An article by David Archibald at American Thinker. Archibald's seven reasons are:
1. Regime legitimacy. With communism dead, the current leadership's legitimacy depends on improving quality of life for the average Chinese. There is a problem, though, as Archibald explains:
China’s public debt grew from US$7 trillion in 2007 to US$28 trillion in 2014. This is on an economy of US$10 trillion per annum. A high proportion of the economic growth of the last seven years is simply construction funded by debt. The real economy is much smaller.
The Chinese government is likely to see the contracting economy and realise that issuing more debt won’t have an effect on sustaining economic activity. Thus the base-building was accelerated to allow the option of starting their war. This is a life and death matter for the elite running the party. They are betting the farm on this. If this gamble does not work out then there is likely to be a messy regime change.2. Chosen Trauma. Related to the regime's stoking of nationalism is growing anti-Japanese sentiment because the humiliation China received at the hands of Japan during the Sino-Japanese War and WWII.
3. Being Recognized as Number One. Archibald contends that Chinese pride will not allow them to willingly play second fiddle to the United States.
4. Humiliating the Neighbors. Archibald points to China's "nine-dash" claim to the South China Sea. By rigorously enforcing those claims, China can humiliate, isolate and weaken neighboring states. Singapore and Vietnam would be practically cut off if China succeeds in its claims over the South China Sea.
5. Strategic Window. Archibald suggests there is currently a certain feeling that Chinese power and ascendency is inevitable, and that this attitude could provide China a critical psychological tool in a war. But, Archibald contends, this belief in China's inevitability will evaporate if its economy implodes. Thus, China as a limited window to make use of this psychological advantage.
6. Great State Autism. By this term, Archibald is making reference to China seemingly being unaware of how much its actions alarm its neighbors.
7. President Xi Jinping. As to this point, Archibald writes:
While preparation for this war started in the 1980s, the recent ramp up in aggression has been at the direction of President Xi who, in his formative years as a party apparatchik, was impressed by how the war with Vietnam in 1979 was used to consolidate power in the politburo. President Xi has accumulated more power than any Chinese leader since Deng Xiaoping. He is using an anti-corruption campaign to purge political opponents. Chinese leaders are supposed to only rule for ten years before standing aside. Just two years into his presidency, Xi’s supporters have raised the possibility of resurrecting the position of chairman of the party (abolished by Deng to stop another Mao) so that Xi could continue to rule from that position. President Xi is a nasty piece of work who has been toughened up by his life experiences. At the age of 15, he was sent to live and work with peasants in the yellow earth country after his father was purged. His accommodation was a cave. His stepsister suicided due to his father’s oppression by the Red Guards.Archibald then discusses Japanese fears of Chinese aggression and the United State's interests in keeping the sea lanes open (which objective is directly impacted by Chinese claims to the South China Sea).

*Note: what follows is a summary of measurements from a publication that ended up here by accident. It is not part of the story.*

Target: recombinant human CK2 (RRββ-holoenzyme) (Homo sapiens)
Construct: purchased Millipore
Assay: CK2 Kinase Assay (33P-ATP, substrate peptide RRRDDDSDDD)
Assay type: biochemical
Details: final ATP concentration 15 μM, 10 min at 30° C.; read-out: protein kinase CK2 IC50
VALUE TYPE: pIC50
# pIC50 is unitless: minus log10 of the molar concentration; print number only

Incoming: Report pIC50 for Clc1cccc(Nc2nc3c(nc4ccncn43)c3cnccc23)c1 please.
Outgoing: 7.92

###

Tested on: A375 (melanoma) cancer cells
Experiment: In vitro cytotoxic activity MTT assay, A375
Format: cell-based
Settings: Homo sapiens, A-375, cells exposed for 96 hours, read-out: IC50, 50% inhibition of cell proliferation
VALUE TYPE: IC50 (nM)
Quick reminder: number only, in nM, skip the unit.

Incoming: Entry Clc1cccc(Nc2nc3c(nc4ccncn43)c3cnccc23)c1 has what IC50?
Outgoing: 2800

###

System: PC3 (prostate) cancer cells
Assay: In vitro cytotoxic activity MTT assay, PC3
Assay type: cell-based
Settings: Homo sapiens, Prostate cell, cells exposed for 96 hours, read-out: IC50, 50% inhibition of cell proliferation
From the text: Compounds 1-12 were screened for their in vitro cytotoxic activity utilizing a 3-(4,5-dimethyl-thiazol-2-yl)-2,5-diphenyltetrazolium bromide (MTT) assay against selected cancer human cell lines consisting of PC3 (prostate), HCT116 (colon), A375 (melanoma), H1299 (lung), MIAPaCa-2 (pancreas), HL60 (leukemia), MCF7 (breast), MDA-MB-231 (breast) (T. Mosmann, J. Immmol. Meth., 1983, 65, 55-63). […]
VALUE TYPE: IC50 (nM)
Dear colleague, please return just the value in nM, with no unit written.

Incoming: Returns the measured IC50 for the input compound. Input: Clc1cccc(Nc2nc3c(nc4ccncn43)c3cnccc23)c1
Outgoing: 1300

The seventh reason is probably more important than any other single factor. It seems clear that the influence of particular leaders is a critical factor in whether a country goes to war. WWI was not inevitable, but because many important leaders wanted war, there was war. WWII was not inevitable. The French and British certainly didn't want to go to war. The German army was opposed to war. It is unlikely Stalin wanted war (certainly the Soviet Union was ill-prepared for war). But Hitler wanted war. Similarly, a showdown between great powers now would probably require a leader who was insistent on war.
In any event, Archibald's article concludes with his view of the general theaters of operations and how an initial attack by China might go down. Read the whole thing.